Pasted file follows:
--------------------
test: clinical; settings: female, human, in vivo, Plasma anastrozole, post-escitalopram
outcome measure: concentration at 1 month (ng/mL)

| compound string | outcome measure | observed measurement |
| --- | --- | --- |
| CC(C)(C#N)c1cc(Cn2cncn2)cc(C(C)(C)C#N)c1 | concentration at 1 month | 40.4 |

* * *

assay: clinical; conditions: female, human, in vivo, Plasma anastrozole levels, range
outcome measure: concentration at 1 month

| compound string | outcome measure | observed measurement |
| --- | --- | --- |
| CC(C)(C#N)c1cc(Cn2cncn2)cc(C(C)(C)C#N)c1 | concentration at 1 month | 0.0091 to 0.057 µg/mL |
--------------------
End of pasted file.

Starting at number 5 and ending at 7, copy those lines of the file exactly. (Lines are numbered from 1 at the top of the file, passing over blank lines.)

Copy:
| CC(C)(C#N)c1cc(Cn2cncn2)cc(C(C)(C)C#N)c1 | concentration at 1 month | 40.4 |

* * *

assay: clinical; conditions: female, human, in vivo, Plasma anastrozole levels, range